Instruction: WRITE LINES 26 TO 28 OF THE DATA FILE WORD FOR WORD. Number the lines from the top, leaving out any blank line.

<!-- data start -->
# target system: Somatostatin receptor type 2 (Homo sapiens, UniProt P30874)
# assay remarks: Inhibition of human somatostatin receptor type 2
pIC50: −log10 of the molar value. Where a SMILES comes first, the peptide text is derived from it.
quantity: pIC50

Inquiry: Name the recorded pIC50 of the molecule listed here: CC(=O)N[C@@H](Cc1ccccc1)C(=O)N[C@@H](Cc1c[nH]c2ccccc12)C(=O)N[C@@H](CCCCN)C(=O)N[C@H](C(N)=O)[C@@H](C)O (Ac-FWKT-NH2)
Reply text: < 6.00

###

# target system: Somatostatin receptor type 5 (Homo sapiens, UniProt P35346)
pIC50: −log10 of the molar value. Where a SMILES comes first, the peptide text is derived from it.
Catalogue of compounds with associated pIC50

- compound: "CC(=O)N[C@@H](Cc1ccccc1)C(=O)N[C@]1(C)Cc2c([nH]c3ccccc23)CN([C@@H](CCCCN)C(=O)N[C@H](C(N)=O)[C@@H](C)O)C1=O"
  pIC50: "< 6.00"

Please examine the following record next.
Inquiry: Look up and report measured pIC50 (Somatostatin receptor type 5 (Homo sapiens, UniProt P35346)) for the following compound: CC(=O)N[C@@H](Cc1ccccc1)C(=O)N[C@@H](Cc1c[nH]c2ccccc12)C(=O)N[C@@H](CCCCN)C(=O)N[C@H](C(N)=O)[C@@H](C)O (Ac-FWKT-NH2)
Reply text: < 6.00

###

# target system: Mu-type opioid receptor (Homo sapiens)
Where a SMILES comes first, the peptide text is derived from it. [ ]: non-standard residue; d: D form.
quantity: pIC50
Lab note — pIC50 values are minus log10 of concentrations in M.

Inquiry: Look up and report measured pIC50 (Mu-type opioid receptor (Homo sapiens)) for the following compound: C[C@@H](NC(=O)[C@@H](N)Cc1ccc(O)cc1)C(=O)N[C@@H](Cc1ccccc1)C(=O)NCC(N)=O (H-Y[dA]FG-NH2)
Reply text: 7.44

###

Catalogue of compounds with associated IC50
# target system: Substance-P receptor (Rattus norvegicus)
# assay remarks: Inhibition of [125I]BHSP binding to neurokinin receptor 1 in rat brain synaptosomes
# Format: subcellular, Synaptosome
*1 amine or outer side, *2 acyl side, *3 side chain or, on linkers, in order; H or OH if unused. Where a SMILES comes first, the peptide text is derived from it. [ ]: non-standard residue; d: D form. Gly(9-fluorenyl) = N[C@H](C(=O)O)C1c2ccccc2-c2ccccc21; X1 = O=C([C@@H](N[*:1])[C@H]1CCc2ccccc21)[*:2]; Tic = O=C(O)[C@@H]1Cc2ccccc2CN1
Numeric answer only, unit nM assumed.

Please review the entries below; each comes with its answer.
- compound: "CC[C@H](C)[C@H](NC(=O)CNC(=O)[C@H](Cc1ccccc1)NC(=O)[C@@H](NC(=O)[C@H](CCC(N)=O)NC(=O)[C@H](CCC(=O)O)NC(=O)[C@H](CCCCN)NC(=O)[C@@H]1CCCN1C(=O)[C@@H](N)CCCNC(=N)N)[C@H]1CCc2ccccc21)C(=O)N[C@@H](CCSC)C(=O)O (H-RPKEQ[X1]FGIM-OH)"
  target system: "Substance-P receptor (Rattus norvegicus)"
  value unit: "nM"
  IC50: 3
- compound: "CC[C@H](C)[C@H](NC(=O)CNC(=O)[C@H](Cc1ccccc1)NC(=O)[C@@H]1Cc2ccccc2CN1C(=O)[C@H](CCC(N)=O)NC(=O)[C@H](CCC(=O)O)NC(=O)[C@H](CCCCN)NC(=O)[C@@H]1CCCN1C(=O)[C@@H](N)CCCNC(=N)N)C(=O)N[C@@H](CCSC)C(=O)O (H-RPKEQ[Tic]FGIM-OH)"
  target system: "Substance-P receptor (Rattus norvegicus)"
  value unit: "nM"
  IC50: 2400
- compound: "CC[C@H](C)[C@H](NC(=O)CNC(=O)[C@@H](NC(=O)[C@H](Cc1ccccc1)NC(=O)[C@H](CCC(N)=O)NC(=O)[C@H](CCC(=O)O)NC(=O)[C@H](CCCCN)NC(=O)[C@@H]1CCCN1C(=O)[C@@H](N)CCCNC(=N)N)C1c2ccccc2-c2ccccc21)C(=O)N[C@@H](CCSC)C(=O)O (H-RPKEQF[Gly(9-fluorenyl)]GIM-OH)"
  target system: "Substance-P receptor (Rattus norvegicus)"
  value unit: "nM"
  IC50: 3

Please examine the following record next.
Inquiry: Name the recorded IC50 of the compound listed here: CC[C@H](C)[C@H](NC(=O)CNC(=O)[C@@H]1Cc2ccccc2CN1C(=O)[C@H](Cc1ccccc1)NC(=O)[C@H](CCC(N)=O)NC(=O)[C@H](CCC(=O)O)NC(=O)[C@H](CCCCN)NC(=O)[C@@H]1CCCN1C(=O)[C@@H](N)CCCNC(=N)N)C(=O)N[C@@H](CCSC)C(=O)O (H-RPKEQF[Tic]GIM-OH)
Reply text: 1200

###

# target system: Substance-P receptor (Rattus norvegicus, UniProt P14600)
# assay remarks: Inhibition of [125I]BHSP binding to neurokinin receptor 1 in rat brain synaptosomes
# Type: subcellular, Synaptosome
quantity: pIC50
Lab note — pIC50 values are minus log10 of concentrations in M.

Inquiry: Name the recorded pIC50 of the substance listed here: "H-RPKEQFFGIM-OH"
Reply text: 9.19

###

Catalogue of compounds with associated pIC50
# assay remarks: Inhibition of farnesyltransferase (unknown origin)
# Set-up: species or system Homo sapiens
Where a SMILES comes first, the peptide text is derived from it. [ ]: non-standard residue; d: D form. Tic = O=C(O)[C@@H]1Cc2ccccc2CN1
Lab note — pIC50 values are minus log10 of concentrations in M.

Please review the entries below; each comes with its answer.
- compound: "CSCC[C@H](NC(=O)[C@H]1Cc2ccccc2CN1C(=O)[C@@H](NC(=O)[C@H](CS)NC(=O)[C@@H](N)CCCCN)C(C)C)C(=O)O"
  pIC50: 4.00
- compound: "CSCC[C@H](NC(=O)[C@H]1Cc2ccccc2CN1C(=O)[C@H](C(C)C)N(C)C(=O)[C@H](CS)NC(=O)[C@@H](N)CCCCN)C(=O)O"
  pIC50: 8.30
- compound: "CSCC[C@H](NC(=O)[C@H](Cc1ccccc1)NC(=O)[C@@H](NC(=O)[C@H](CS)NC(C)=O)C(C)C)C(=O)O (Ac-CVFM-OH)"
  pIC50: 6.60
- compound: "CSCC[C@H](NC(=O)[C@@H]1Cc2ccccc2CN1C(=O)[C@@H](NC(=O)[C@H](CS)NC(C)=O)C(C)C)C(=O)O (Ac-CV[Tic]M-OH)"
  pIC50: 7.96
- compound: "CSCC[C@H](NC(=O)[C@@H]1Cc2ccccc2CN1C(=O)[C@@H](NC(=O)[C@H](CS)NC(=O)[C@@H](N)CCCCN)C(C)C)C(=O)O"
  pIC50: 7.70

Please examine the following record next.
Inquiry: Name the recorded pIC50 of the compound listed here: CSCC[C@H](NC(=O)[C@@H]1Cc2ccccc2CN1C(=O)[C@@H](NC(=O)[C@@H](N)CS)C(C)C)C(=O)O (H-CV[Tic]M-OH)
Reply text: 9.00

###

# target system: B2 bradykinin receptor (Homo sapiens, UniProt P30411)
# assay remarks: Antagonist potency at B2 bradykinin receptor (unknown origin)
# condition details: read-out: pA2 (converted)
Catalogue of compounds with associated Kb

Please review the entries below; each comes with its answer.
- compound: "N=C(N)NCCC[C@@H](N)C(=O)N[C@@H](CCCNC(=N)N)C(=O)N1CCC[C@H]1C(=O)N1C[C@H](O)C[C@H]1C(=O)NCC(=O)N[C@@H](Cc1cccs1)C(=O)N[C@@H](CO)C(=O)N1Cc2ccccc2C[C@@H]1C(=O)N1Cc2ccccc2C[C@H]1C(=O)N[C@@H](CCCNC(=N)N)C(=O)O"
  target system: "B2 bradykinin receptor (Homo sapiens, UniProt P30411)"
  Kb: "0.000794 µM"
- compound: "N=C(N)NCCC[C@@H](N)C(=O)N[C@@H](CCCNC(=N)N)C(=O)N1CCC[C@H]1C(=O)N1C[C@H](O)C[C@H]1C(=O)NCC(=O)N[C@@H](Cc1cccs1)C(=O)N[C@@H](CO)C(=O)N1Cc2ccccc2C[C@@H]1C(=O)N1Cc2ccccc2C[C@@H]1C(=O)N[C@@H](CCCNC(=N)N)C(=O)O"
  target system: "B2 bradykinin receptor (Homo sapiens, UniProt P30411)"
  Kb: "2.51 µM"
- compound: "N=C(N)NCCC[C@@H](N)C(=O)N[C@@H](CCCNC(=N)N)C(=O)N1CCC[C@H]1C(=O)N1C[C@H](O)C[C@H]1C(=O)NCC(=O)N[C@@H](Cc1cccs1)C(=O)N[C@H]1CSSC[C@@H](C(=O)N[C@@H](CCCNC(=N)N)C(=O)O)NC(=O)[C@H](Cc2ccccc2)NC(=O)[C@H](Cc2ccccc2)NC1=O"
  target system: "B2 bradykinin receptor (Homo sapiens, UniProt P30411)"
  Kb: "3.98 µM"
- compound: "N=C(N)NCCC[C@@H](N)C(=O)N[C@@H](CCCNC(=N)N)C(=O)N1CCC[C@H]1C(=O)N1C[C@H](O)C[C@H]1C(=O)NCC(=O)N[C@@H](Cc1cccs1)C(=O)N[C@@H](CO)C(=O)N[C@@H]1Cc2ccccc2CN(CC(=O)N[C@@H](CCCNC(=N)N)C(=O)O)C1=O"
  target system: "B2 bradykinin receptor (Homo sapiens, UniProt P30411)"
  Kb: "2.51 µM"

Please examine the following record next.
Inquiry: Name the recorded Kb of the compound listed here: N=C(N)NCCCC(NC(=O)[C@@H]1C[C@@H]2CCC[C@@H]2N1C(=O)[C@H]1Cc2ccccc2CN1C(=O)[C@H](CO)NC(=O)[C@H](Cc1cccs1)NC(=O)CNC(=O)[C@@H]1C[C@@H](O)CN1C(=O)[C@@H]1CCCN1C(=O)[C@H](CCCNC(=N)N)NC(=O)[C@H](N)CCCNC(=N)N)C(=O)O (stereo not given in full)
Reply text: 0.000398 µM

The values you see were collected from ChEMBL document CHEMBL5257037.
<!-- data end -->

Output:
# assay remarks: Inhibition of [125I]BHSP binding to neurokinin receptor 1 in rat brain synaptosomes
# Format: subcellular, Synaptosome
*1 amine or outer side, *2 acyl side, *3 side chain or, on linkers, in order; H or OH if unused. Where a SMILES comes first, the peptide text is derived from it. [ ]: non-standard residue; d: D form. Gly(9-fluorenyl) = N[C@H](C(=O)O)C1c2ccccc2-c2ccccc21; X1 = O=C([C@@H](N[*:1])[C@H]1CCc2ccccc21)[*:2]; Tic = O=C(O)[C@@H]1Cc2ccccc2CN1